Reprinted from The New York Times by Noam Scheiber on August 7, 2018.
After a succession of political setbacks in onetime strongholds and a landmark defeat in the Supreme Court, organized labor has notched a hard-won victory as Missouri voters overrode a legislative move to curb union power.
A measure on the ballot on Tuesday asked voters to pass judgment on a prospective law barring private-sector unions from collecting mandatory fees from workers who choose not to become members. The law was rejected by a 2-to-1 margin.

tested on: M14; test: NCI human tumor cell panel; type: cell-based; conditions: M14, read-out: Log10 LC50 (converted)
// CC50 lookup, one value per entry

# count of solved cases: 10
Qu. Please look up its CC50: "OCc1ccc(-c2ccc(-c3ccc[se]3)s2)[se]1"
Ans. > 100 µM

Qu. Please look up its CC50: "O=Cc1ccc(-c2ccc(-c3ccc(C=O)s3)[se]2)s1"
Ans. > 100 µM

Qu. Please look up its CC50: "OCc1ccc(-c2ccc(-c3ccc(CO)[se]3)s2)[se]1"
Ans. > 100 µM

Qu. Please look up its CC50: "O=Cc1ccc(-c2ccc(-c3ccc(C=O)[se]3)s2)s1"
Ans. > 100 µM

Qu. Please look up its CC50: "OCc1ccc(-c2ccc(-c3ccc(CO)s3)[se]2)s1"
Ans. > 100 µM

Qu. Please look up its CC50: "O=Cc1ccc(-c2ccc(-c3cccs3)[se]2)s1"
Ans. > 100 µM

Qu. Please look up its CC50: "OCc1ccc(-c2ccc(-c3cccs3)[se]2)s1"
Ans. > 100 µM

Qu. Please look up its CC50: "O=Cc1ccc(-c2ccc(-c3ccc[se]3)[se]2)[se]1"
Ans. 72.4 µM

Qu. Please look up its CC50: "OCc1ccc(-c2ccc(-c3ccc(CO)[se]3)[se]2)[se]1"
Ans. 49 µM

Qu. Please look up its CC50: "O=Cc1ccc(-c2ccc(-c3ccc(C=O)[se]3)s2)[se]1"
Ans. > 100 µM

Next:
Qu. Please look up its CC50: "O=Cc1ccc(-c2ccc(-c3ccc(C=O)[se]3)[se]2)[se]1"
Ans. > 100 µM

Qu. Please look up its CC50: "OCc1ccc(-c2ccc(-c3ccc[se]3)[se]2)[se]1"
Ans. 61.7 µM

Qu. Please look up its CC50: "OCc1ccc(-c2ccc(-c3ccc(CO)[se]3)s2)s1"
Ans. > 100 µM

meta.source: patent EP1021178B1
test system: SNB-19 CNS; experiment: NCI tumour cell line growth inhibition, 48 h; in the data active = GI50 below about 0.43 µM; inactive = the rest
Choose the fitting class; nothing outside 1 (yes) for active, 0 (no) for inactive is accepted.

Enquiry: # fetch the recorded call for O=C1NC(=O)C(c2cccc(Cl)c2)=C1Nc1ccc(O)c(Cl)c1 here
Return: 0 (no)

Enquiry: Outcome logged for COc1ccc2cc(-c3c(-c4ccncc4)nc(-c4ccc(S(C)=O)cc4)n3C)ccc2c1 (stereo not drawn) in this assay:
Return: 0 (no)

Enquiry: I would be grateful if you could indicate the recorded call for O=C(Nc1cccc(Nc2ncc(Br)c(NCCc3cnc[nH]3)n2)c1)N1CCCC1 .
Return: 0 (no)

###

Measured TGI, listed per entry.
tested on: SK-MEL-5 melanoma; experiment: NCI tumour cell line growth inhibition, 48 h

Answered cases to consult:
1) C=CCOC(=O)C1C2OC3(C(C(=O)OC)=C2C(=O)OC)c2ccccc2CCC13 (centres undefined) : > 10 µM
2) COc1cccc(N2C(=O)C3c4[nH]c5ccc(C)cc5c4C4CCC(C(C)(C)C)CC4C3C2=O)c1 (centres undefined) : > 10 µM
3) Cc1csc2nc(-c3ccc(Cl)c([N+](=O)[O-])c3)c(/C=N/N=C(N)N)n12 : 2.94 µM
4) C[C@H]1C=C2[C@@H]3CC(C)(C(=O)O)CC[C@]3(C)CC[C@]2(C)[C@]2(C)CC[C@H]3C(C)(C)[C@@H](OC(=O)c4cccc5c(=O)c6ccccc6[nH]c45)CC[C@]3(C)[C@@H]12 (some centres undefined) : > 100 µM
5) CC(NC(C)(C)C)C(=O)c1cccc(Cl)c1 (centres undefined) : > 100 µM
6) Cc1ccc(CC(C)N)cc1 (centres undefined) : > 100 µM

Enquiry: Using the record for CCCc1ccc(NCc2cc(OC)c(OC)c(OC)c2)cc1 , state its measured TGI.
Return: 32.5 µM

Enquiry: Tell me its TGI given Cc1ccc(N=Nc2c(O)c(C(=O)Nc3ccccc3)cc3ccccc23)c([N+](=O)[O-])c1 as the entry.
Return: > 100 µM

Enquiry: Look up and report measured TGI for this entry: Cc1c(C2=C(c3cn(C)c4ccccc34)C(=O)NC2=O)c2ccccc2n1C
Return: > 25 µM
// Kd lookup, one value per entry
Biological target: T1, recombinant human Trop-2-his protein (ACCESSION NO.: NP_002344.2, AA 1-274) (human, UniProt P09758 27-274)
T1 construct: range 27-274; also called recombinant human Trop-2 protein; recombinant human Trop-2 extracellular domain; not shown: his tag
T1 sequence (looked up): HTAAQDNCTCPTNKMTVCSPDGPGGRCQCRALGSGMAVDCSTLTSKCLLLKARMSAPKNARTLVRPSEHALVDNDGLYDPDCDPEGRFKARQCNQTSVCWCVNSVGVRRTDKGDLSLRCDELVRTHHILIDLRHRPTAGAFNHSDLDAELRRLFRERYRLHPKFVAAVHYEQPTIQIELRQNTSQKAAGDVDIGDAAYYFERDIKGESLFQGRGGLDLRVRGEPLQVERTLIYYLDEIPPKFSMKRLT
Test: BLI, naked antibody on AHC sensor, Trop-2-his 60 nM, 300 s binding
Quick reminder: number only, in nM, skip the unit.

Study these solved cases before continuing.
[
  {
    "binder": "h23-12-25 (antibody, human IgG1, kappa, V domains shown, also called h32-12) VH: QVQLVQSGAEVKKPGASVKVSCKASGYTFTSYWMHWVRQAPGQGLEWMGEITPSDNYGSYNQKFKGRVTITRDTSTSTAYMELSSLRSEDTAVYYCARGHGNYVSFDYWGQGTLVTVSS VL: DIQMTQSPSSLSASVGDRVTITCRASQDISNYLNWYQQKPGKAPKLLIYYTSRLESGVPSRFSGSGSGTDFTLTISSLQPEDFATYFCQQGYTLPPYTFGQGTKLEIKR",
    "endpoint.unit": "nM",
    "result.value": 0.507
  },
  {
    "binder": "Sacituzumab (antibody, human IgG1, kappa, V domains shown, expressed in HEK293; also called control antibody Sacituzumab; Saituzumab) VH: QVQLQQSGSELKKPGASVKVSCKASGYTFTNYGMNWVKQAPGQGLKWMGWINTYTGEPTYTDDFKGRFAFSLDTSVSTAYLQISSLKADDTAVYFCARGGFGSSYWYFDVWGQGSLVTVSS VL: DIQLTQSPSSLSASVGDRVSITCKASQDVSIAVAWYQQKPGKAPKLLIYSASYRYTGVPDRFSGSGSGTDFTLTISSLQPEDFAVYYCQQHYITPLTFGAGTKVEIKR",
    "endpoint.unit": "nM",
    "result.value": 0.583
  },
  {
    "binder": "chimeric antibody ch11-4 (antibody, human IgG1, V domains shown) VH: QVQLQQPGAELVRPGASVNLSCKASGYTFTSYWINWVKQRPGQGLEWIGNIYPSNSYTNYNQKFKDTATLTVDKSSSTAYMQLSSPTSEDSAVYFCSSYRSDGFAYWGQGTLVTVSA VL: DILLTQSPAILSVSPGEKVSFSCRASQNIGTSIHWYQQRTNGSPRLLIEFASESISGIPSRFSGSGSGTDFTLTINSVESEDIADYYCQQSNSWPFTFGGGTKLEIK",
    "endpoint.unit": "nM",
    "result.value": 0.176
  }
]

The Supreme Court in June struck down such fees for public-sector employees, achieving a longstanding goal of conservative groups and overruling a four-decade precedent.
Labor leaders argued that the rare opportunity for voters to weigh in directly on a so-called right-to-work measure — which several states have passed in recent years — revealed how little public support the policy has, at least once voters get beyond the anodyne branding. …